-- Meanwhile, Trump campaign operatives are zeroing in on battleground states across the country, closely eyeing midterm elections as they seek to identify possible 2020 reelection strategies. Politico’s Gabriel Debenedetti reports: “Aides from Trump’s 2016 effort have signed on to work campaigns in Ohio and Florida, giving them footholds in two essential battleground locations. Trump himself has repeatedly returned to Pennsylvania, Wisconsin, Ohio and Michigan[.] … And on multiple occasions in recent months, Trump has welcomed Republican committee chairmen from politically powerful states like Iowa, Virginia, Arizona and North Carolina into the Oval Office for sit-down conversations about local problems, wishes and upcoming races. The stepped-up attention to 2020 is partly a recognition that dozens of Democrats are already seriously eyeing presidential runs of their own. But it’s also a reflection of the near-obsession with keeping Trump’s base voters on his side — a mind-set that permeates the White House …

“What’s unclear to Trump-backing Republicans: the degree to which the president’s base support in the industrial Midwest is waning or holding fast; whether the young minority voters who failed to show up for Hillary Clinton after supporting Barack Obama will return to the next Democratic nominee; and whether the power of Trump’s political celebrity is wearing off.”


-- Matea Gold and Elizabeth Dwoskin have a must-read story on the Trump campaign's early reliance on Facebook ads — a powerful, under-regulated tool in the 2016 election: “Trump strategists credit their victory in part to a decision to go all-in on Facebook in the closing stretch of the 2016 race, with a strategy that was orchestrated from a San Antonio office where Trump campaign and Republican Party staffers worked alongside Facebook sales employees, blitzing the country with ads. By Election Day, Trump’s campaign had spent roughly $70 million on Facebook alone — nearly all in the last four months of the electionThe large sums invested by the Trump campaign would have been enough to put an ad on the feed of every Facebook user in the country, digital strategists said, or to send multiple ads to key voters.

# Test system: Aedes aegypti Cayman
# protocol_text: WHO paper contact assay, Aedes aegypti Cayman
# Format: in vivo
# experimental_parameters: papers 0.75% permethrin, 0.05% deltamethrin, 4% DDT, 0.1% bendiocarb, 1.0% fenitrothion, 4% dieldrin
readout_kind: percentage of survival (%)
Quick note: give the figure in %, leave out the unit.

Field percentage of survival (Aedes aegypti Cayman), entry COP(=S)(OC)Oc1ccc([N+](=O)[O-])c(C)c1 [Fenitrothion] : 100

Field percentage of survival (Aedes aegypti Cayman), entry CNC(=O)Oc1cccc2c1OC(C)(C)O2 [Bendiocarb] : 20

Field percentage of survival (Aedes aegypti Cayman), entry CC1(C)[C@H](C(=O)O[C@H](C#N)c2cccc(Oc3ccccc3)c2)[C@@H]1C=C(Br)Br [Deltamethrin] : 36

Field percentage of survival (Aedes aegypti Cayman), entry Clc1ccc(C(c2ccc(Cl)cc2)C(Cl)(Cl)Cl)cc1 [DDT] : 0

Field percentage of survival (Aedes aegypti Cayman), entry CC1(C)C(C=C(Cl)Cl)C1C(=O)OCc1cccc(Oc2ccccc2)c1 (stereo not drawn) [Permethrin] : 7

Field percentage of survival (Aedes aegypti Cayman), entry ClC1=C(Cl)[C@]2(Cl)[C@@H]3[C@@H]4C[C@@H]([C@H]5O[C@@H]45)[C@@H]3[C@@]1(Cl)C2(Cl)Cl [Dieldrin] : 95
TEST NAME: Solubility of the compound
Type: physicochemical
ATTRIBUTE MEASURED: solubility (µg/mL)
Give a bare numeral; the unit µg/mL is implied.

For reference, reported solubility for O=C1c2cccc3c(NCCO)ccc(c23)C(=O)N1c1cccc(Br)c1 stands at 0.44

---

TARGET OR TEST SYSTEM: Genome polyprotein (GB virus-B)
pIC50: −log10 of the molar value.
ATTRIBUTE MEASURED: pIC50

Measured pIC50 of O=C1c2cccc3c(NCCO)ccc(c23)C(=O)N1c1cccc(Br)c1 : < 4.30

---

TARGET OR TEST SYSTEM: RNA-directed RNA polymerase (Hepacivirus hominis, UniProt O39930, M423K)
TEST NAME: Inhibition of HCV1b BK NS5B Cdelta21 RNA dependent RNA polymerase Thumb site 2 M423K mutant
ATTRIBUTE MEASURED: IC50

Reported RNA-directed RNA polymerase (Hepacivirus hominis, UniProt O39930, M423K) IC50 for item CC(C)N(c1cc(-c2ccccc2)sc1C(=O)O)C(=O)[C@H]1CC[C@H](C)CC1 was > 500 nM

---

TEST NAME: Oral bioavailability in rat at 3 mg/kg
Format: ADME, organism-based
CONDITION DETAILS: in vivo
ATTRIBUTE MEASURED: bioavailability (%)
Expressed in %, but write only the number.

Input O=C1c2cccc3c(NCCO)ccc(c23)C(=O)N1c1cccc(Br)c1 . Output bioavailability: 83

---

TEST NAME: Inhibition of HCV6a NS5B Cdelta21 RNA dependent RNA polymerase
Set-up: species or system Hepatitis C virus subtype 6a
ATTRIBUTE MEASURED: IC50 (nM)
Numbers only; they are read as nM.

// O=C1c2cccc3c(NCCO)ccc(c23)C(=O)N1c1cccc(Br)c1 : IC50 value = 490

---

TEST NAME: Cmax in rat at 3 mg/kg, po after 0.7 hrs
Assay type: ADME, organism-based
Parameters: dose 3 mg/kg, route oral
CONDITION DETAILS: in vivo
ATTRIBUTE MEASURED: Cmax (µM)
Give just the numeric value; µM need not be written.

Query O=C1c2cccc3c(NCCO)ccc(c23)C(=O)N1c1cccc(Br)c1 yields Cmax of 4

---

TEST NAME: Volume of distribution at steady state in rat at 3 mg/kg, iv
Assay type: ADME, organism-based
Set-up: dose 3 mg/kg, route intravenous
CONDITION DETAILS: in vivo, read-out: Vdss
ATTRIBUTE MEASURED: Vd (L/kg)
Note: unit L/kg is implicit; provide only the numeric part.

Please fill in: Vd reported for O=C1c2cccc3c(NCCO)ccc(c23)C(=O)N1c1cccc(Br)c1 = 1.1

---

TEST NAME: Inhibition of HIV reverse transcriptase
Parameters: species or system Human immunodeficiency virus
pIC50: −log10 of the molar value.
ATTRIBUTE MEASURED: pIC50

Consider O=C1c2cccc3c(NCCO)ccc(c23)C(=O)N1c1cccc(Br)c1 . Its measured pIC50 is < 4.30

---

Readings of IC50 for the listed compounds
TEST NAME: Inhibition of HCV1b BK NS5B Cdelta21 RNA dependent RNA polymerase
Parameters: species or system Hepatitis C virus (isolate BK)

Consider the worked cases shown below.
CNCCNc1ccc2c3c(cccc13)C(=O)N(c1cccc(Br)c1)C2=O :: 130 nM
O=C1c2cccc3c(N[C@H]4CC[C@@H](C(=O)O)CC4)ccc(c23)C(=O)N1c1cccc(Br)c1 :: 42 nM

“The online bombardment, which former Clinton aides acknowledged surpassed their Facebook spending, was largely invisible to the media and the electorate. That’s because of its highly personalized design, which allows advertisers to target voters in a granular fashion. … [Facebook’s] role in the Russia probe is also prompting uncomfortable scrutiny of its increasingly lucrative political advertising business and how little is known about the ads voters are exposed to online …”

-- An Oxford University study released today argues that Russian trolls have targeted American military personnel and veterans through social media. Craig Timberg reports: “The researchers found fake or slanted news from Russian-controlled accounts are mixing with a wide range of legitimate content consumed by veterans and active-duty personnel in their Facebook and Twitter news feeds. These groups were found to be reading and sharing articles on conservative political thought, articles on right-wing politics in Europe and [writings] touting various conspiracy theories.”

-- David Filipov has a story on the Russian activists and journalists trying to take down the country’s “troll farm:” “[Lyudmila] Savchuk and her cohorts are worried about their own country. ‘Every online forum, every comment section on every local site, everywhere I look, most of the commenters are trolls,’ Savchuk said in an interview. … Savchuk, a 36-year-old single mother of two and a former employee of the Internet Research Agency, won a lawsuit against the troll farm in 2016. Since then, she has detailed the operations of her former employer in numerous publications and videos, served as a witness in another ex-troll’s lawsuit, and sought to get other trolls to tell their stories. She calls it ‘bringing them into the light.’”